Court of Criminal Appeals of Tennessee, Nashville
Session March 20, 2019
from the Criminal Court for Fentress County No. 2017-CR-50 E.
Shayne Sexton, Judge
a jury trial, the defendant, Gregory Randall South, was
convicted of two counts of selling morphine, a Schedule II
controlled substance. On appeal, the defendant contends the
prosecutor improperly commented on his right not to testify
and used an improper hypothetical during closing argument.
Having thoroughly reviewed the record, we conclude the
prosecutor's comments on the defendant's right not to
testify constitute reversible non-structural constitutional
error. Accordingly, we reverse the judgments of the trial
court and remand the matter for a new trial.
R. App. P. 3 Appeal as of Right; Judgments of the Criminal
Court Reversed; Case Remanded
E. Wright, Jamestown, Tennessee, for the appellant, Gregory
Herbert H. Slatery III, Attorney General and Reporter; David
H. Findley, Senior Assistant Attorney General; Jared R.
Effler, District Attorney General; and Philip Kazee,
Assistant District Attorney General, for the appellee, State
Ross Dyer, J., delivered the opinion of the court. Norma
McGee Ogle, J., filed a concurring opinion, in which Robert
W. Wedemeyer, J., joined.
ROSS DYER, JUDGE.
and Procedural History
case arises from the defendant's involvement in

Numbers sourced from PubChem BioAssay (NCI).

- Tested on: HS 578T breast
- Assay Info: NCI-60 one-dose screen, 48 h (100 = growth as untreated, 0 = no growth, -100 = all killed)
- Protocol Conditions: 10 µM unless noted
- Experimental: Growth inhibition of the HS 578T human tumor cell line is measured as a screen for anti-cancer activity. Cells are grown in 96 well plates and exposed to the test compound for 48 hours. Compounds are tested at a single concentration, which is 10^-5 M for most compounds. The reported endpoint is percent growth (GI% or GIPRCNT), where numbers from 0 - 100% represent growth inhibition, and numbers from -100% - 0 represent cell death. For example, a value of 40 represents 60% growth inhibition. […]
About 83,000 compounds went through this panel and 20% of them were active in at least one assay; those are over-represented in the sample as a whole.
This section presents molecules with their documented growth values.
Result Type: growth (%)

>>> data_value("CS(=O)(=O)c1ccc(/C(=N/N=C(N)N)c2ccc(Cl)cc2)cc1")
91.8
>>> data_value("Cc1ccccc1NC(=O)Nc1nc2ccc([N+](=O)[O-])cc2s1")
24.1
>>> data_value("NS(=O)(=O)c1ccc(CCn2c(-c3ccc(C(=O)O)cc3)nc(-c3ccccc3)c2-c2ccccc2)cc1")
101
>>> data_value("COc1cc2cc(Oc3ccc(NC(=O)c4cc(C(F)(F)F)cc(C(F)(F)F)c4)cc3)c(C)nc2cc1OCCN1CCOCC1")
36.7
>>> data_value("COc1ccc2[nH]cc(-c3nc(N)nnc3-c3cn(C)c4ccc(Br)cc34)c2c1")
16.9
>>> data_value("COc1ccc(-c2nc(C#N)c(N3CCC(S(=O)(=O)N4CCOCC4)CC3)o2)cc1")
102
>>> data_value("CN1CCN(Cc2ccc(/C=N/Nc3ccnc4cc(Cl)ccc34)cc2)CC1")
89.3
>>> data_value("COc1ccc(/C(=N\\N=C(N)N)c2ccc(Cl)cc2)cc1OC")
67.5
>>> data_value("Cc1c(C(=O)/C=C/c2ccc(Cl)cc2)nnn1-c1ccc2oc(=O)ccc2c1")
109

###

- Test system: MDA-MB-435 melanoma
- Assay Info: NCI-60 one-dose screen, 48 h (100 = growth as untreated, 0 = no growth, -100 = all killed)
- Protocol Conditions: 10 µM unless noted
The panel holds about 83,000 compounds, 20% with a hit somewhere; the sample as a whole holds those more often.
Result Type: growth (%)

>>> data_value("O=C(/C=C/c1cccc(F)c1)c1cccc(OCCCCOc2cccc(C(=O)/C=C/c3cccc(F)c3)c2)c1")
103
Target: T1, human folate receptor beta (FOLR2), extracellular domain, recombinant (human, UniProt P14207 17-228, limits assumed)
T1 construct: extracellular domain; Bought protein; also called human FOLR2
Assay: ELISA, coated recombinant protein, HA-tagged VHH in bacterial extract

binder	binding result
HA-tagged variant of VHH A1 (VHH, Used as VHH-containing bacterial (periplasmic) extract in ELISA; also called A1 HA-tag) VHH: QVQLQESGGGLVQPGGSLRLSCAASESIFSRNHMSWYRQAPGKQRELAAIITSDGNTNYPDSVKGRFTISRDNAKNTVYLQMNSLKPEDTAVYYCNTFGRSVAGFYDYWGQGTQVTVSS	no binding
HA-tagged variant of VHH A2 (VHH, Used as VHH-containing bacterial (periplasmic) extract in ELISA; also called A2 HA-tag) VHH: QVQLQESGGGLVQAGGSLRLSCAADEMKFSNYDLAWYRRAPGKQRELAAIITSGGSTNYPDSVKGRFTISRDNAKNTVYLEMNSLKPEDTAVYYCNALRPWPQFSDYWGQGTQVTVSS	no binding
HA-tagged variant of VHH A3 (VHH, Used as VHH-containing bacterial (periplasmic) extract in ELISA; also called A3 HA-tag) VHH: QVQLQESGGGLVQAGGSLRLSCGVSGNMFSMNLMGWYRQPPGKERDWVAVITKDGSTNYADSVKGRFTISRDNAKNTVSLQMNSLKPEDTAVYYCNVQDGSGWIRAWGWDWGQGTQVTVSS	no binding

controlled buys conducted by the Fentress County
Sheriff's Department on September 19 and September 20,
2016. The defendant was indicted with two counts of selling
morphine, a Schedule II controlled substance, and two counts
of delivering morphine. The following evidence was presented
of 2016, the Fentress County Sheriff's Department began
working with confidential informant Debbie Lee on several
controlled drug transactions. Ms. Lee was paid for each
controlled buy and received $200 for two transactions
occurring on September 19 and 20, 2016, and additional
payments for other unrelated transactions. Ms. Lee agreed to
be a confidential informant because she was a recovering drug
addict and wanted to help rid Fentress County of drug
trafficking. Although Ms. Lee was on unsupervised probation
at the time of the controlled buys, she denied receiving a
reduction in her sentence for her work as a confidential
September 19, 2016, Ms. Lee's girlfriend called the
defendant and asked to purchase two sixty-milligram morphine
tablets. Once Ms. Lee confirmed the narcotics were available,
she met Detective Brian Franklin and Detective Lance
Stephens, both narcotics detectives with the Fentress County
Sheriff's Department, in preparation for the transaction.
Because he did not want to "get physical [with] a
lady, " Detective Stephens searched Ms. Lee by asking
her to pull out her pockets and shake out her shirt. He also
searched Ms. Lee's vehicle for money and illegal
narcotics prior to the transaction. Detective Franklin placed
an electronic listening device on Ms. Lee that allowed the
detectives to monitor the transaction in real time. He also
gave her a cell phone, which was equipped with a video